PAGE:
Taipei Help! Recommendations?
I'll be in Taipei for work for about a week starting the coming weekend. I'll be mostly on my own, and I don't speak Mandarin (English only). I'll be staying near Roosevelt Rd., Sec.2. This is a last-minute trip and I haven't had much time to prepare; I'd greatly appreciate any pointers I can get -- particularly: what are some chowhoundy highlights that will be accessible to an English-only speaker? What dishes or specialities should I seek out? What should I watch out for?
If you are close to a MRT underground subway station, take it and get off Zhongxiao Dunhua or Fuxing. That's a major shopping area with a lot of shoppers/tourists as well as restaurants of all sorts. Food variety is plentiful and probably more English friendly than at a night market. Back in January I had a very nice bowl of beef noodle soup at this sit down chain, although it was a whooping US$9. Nice way to explore the trendy part of town, eat at random, without worrying too much.
But I do recommend going to Shihlin Night Market. Get off Jien Tan station (not Shih lin) off the MRT and you will find it. Bring lots of spare change. If you don't speak the language you can always point :-) But must try's there include Shanghai style shenjian bao, the black pepper pork roasted bun (hujiao bing).
Taipei is very well known for their night markets - both for shopping and for eating. If you are dining alone, this is probably an ideal way to eat (for some nights... you probably don't want to eat it every night). In any given night market, there are a ton of little food stands, either in stalls or in push-carts. It's a great way to sample a lot of different things, and all the food is very fresh and very inexpensive.
I particularly liked the "donner kabbobs" (taiwanese interpretation of the turkish kabobs), the fryer stands (esp sweet potato fries and calamari and chicken - everything fried is tossed with seasoning and fried basil), the fresh cut fruit with suanmei seasonings, the taiwanese sausages (with raw garlic!), takoyaki, and for some reason, the hand-dipped corn dogs just taste better there.
I wrote this and the other one a couple years back, so my memory of the Chinese language abilities of the various places is not clear.
A neat place: An He Lu, Section 2, #191, Basement. Behind the Far Eastern Hotel. It's Like a super trendy restaurant/bar and just kind of neat. There's no doorknob. You stick your hand in a hole in a pile of rocks, which trips a sensor & opens the door. The hong shao tofu is neat and the lime fish is limey [I like sour stuff], but the DIY spring rolls are more of a concept than a food. The bar serves these crazy drinks that are like big bowls of fluorescent blue or purple [haven't drunk them; they just look cool]. You should check it out.
The card lists the following additional locations, which I have not visited:
An He Lu, Section 2, #68
Dun Hua Nan Lu Section 1, #21-1 [#21, 1st floor? #211? dunno]
Jian Guo Bei Lu, Section 1, #80, basement.
Peking Duck. We've been to a place called Tien Chu [Heaven's Kitchen] on Zhongshan N Road or thereabout. It was good. It's in Japanese tourist guidebooks, so its very popular. My teacher [and us] prefer Beijing Lou [Beijing Floor / Beijing Restaurant] on Roosevelt Road, right by the Taipower Building stop because it's just as good [or better] and cheaper. It's on the northeast side of the road. When you leave the subway stop, walk northwest, toward heping road and you'll find it. My teacher claims the service at Beijing Lou is better, but I'm not so sure. Northern restaurants seem chronically hostile to me. Beijing Lou doesn't speak much if any English. Not sure if they have an English menu either. [actually, I think they do]. you can also check the Beijing Restaurant on Dun Hua Road, about 2 blocks north of the corner of Keelung Road & on the left side if you go north. Like the other Beijing restaurants, the service is somewhat hostile. But the food - duck & potstickers are good.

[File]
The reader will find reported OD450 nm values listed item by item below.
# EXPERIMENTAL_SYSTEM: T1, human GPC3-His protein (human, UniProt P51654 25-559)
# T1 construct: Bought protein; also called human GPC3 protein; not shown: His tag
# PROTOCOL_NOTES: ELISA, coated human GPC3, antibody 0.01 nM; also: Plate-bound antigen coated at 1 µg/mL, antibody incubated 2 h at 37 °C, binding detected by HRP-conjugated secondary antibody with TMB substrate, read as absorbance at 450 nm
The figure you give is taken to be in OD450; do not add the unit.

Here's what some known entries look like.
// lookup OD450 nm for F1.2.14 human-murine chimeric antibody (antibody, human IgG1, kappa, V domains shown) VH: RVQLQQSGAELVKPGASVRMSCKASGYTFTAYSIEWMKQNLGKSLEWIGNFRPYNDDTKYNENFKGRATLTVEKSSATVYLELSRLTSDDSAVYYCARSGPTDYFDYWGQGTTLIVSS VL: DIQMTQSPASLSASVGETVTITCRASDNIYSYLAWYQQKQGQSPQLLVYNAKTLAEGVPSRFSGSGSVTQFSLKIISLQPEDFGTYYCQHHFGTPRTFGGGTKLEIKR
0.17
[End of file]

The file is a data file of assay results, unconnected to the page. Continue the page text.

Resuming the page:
Sichuan Food. There's a chain called Kiki's [people know it by that name] that's good but always very crowded. One's on Xin Yi, toward the 101 Building, the other's on Fuxing across from the Breeze center. We've also been to a place called Lao Gao that was good, near Yongkang Jie [below]. They have this white, crunchy, garlicky vegetable they call "garlic flower" [don't know chinese name] that's pretty cool. Deep fried tofu is really soft inside if you're into that [I am], and iron bowl beef will numb your mouth.
Shilin night market is great. You should go on a weekend evening to get the full insanely-crowded experience. The people standing in a long line at the front of the Night market building are waiting to buy deep fried chicken cutlet, served in a paper bag, red pepper powder optional. It's good, but at the end of the day, it's still a chicken cutlet.
Yongkang Jie [always health street?] is a lot of fun. It's a smaller street running off XinYi Road, near Din Tai Fung, a very famous restaurant. The main drag of Yongkang Jie has Ice Monster and a number of smaller, family-style places that specialize in that shaved ice dessert with condensed milk, tapioca, red bean, and anything else. Right now, mango, strawberry & kiwi combo is very popular. The big dim sum restaurant [Uncle Kee's Snack House?] at the entrance to Yong Kang Jie should be avoided. They forgot some of our food, and then couldn't get it to us when we told them about it. The food that did arrive wasn't good either. Dim sum at Parents or the Nanjing Road place is much better. Infinitely. Din Tai Fung is on Xin Yi Road, a little to the east. It's a Shanghai style dumpling house, or so I've been told. You can recognize it by the immense crowd of people waiting in line at all hours. Never tried to make it through. Some people say it's worth it, others say it isn't. No idea.
If you go down YongKang Jie from Xin Yi, and make a right at the 2nd or 3rd intersection, you'll come to a somewhat famous dumpling house [or so we've been told]. It has a fish pond out front. If it was in Rockville, I'd probably be happy to drive there, but it's in Taiwan. So I'm not sure why it's dumpling are that much better than the other thousands of other dumpling stalls in the city. In its defense it has pretty much every kind of dumpling [steamed, boiled, pan fried, shrimp or pork, not sure if it has soup dumplings or chive dumplings. Maybe only cabbage flavor] all in one place. Many dumpling stalls will only have one type [i.e. cabbage & pork boiled dumplings]. So it's not a bad place to eat. I've seen a lot of people eating hot pots too.